Tue, May 24, 2011 - Page 3 News List

FEATURE: Tighter control over agricultural know-how needed

COMPETITION:Academics said increased cross-strait exchanges had led to the outflow of Taiwanese know-how to China and eroded Taiwan’s global market share

By Chung Li-hua  /  Staff Reporter

The government must take an inventory of how many key agricultural species and technologies are still indigenous to Taiwan and hold on to them to safeguard the superiority of the Taiwan brand on the international market, academics said recently.

Along with the rapid growth in cross-strait exchanges and China’s establishment of the so-called “Taiwanese innovative farming parks,” the techniques that have led to the development and production of Taiwanese agricultural wonders, such as orchids, golden diamond pineapples, golden mangoes and Oolong tea, have been exported to China, seriously undermining Taiwan’s share of the international market.

Chen Lee Agricultural Reform research team executive director Tu Yu (杜宇) said Taiwan has limited agricultural land compared with China and cannot count on mass production to sustain economies of scale.

That is why Taiwan should take advantage of its self-developed techniques and products to form the core of its agricultural exports, Tu said, adding that about 70 to 80 percent of the products, which are not limited to flowers and fruit, but also include fish farming, found in China’s “innovative farming parks” were from Taiwan.

The parks, which have been officially approved by China’s Taiwan Affairs Office and Ministry of Agriculture, provide land, tax incentives and assistance with software and hardware development, as well as discounts on joint ventures. Those incentives are seen as a means to encourage the transfer of Taiwan’s techniques and experienced workers to China.

Tu said the government should consider imposing criminal sentences on people caught smuggling techniques and seeds or shoots to China.

There were only five such parks in China when President Ma Ying-jeou (馬英九) assumed office in May 2008, but that number increased to 20 in 2009 and to 25 at the end of last year.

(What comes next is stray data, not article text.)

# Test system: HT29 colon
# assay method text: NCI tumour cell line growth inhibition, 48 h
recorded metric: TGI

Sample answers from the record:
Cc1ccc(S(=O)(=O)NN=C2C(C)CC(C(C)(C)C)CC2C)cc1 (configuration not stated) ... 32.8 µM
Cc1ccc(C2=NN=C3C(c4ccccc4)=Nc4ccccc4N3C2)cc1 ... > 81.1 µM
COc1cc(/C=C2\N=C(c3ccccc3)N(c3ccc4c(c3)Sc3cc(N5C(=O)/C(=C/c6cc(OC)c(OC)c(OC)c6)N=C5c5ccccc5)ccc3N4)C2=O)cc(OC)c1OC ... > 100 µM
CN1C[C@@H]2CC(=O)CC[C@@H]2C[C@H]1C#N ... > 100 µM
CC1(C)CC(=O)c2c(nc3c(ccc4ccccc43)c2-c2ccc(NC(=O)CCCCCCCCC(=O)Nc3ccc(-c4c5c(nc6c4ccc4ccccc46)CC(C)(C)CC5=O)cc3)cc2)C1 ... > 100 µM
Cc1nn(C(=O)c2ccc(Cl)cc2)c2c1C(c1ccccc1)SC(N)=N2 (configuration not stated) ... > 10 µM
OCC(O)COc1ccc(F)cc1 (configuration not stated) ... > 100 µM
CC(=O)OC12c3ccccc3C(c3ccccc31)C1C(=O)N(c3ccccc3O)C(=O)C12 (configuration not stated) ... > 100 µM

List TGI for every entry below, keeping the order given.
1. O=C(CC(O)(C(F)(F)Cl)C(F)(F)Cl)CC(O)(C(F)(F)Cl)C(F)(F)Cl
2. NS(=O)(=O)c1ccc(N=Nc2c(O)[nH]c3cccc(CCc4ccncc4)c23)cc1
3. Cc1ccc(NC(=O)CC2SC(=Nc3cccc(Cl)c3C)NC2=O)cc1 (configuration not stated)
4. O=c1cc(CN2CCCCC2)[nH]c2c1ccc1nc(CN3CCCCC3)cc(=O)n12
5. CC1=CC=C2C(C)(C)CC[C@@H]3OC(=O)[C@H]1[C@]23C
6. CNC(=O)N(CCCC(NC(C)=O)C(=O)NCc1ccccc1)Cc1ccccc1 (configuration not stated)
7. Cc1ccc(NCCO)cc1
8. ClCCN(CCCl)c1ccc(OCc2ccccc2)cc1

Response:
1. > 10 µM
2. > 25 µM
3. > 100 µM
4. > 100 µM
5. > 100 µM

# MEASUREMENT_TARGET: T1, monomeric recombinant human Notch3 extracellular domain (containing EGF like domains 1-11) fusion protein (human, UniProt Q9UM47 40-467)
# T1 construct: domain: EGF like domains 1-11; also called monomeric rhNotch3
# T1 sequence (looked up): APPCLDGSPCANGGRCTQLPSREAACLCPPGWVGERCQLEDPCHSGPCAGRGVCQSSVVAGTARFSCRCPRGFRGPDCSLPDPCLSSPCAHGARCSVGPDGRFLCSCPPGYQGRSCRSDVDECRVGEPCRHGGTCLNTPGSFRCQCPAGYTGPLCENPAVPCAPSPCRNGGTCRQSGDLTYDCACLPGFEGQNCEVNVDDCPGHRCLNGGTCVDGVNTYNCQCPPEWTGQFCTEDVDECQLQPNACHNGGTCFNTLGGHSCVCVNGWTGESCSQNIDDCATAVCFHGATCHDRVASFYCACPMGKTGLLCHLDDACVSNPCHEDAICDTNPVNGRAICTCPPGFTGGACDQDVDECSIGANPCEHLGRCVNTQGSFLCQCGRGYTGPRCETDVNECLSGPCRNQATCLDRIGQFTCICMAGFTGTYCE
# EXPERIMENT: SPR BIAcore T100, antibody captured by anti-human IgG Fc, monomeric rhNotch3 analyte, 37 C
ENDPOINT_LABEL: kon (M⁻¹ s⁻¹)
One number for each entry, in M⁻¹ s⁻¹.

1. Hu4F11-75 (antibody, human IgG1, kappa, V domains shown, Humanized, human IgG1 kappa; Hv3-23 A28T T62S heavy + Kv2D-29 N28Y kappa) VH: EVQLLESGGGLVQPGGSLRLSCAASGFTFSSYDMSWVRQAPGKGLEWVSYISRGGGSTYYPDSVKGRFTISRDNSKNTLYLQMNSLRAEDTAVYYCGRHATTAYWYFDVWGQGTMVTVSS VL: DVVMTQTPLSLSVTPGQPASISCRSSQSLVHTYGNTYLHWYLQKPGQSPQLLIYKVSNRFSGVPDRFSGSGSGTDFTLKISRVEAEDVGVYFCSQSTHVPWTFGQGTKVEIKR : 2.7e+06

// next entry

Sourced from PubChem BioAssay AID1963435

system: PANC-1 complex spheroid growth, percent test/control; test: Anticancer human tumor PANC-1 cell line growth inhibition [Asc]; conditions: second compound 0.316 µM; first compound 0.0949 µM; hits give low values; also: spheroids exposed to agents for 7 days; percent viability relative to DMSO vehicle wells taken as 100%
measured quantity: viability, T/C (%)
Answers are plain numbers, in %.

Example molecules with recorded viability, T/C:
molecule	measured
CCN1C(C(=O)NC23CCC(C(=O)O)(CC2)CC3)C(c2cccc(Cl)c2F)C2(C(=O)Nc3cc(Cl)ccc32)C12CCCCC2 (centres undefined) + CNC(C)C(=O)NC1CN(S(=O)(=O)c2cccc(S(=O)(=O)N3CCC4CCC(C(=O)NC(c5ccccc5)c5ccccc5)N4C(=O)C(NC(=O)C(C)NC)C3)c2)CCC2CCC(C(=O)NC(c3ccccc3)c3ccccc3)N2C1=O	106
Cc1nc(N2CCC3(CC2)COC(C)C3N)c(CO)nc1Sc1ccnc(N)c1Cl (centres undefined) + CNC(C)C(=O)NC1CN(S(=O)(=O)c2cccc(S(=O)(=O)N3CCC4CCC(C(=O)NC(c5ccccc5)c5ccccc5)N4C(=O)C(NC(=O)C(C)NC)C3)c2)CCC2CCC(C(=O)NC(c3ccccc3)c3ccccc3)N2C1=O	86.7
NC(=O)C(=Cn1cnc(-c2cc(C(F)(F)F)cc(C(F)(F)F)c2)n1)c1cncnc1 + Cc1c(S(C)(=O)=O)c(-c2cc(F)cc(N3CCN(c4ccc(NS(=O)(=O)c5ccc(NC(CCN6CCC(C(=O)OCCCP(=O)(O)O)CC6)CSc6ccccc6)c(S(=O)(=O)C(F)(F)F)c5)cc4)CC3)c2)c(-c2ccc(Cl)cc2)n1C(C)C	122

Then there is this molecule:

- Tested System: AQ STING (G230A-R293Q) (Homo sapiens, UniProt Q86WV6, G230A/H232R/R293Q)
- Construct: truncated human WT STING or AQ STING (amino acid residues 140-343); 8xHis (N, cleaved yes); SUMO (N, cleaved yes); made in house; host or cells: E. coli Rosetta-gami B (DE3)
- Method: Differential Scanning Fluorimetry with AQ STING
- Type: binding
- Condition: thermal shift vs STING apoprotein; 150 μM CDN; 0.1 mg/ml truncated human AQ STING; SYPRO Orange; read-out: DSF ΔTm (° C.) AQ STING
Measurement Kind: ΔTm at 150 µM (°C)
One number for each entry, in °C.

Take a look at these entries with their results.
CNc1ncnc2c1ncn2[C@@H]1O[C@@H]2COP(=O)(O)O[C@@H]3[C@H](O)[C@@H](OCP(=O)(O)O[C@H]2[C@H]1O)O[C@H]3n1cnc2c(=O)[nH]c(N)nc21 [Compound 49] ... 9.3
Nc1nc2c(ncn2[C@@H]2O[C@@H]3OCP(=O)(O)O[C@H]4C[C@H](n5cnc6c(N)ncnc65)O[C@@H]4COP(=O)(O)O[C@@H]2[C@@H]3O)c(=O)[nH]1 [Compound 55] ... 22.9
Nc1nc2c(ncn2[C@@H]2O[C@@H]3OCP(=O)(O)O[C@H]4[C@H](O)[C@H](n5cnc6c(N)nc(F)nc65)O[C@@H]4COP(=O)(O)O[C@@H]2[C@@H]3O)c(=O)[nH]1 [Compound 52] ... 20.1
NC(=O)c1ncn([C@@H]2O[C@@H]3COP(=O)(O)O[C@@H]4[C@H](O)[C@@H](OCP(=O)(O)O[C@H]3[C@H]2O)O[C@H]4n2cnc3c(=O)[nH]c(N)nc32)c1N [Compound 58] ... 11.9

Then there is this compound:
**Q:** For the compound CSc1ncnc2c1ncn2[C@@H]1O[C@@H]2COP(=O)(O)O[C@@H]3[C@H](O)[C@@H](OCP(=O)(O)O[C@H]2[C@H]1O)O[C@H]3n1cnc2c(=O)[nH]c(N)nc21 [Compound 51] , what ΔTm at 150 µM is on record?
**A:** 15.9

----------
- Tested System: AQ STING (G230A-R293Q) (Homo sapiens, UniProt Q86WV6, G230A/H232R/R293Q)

One of these parks, Zhangping Yongfu, markets itself as the “Chinese Alishan” (阿里山) and has become the largest settlement of Taiwanese-style Oolong tea in China.

Encouraged by the success of these parks, the Fujian Province Agricultural Department said on Monday last week that it was pushing for the creation of three national-level innovative parks in China.

In a report released in February, Taiwan’s Council of Agriculture said inspections of the parks in November last year showed that they were systematically importing top-grade products from Taiwan, as well as personnel and techniques to enhance and upgrade China’s traditional agriculture.

The report said that everything from management and shoots were imported from Taiwan at the Zhangpu Park in Fujian and that most of the agricultural products planted there were top-of-the line fruit, including golden pineapples, black pearl modifications of bell fruit, lychee, the modified Japanese persimmon kaki, dragon fruit with red fruit meat and pineapple-flavored custard apples, as well as aiwen, yuwen and golden mangoes.

The current focus at the Zhangpu Park was on dragon fruit, the report said.

Chinese fruit growers are not well educated on product rights protection, the report said, adding that some could mass produce varieties of Taiwanese fruit from only a branch or shoot off the original tree.

Oolong tea species and techniques for making the tea have been fully exported to the parks, and some tea leaves are even sold back to Taiwan through Vietnam or in crates that may have found their way back into Taiwan via the “small three links,” the report said.

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